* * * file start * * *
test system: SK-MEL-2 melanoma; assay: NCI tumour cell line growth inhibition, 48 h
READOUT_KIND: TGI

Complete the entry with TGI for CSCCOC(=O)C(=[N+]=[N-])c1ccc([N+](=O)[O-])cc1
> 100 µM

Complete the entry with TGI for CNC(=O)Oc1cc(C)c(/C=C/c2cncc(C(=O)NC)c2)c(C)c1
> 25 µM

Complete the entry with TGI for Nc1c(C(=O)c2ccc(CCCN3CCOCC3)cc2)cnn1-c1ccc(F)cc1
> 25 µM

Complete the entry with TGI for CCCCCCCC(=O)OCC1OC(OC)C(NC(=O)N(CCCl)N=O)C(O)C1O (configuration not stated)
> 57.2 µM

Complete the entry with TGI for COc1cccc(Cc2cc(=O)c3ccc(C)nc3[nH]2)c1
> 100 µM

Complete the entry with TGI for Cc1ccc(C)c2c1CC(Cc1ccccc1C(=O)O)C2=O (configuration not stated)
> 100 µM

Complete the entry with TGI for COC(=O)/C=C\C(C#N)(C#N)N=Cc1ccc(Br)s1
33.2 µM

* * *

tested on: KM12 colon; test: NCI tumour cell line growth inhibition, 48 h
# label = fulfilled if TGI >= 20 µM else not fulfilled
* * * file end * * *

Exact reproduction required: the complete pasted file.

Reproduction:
test system: SK-MEL-2 melanoma; assay: NCI tumour cell line growth inhibition, 48 h
READOUT_KIND: TGI

Complete the entry with TGI for CSCCOC(=O)C(=[N+]=[N-])c1ccc([N+](=O)[O-])cc1
> 100 µM

Complete the entry with TGI for CNC(=O)Oc1cc(C)c(/C=C/c2cncc(C(=O)NC)c2)c(C)c1
> 25 µM

Complete the entry with TGI for Nc1c(C(=O)c2ccc(CCCN3CCOCC3)cc2)cnn1-c1ccc(F)cc1
> 25 µM

Complete the entry with TGI for CCCCCCCC(=O)OCC1OC(OC)C(NC(=O)N(CCCl)N=O)C(O)C1O (configuration not stated)
> 57.2 µM

Complete the entry with TGI for COc1cccc(Cc2cc(=O)c3ccc(C)nc3[nH]2)c1
> 100 µM

Complete the entry with TGI for Cc1ccc(C)c2c1CC(Cc1ccccc1C(=O)O)C2=O (configuration not stated)
> 100 µM

Complete the entry with TGI for COC(=O)/C=C\C(C#N)(C#N)N=Cc1ccc(Br)s1
33.2 µM

* * *

tested on: KM12 colon; test: NCI tumour cell line growth inhibition, 48 h
# label = fulfilled if TGI >= 20 µM else not fulfilled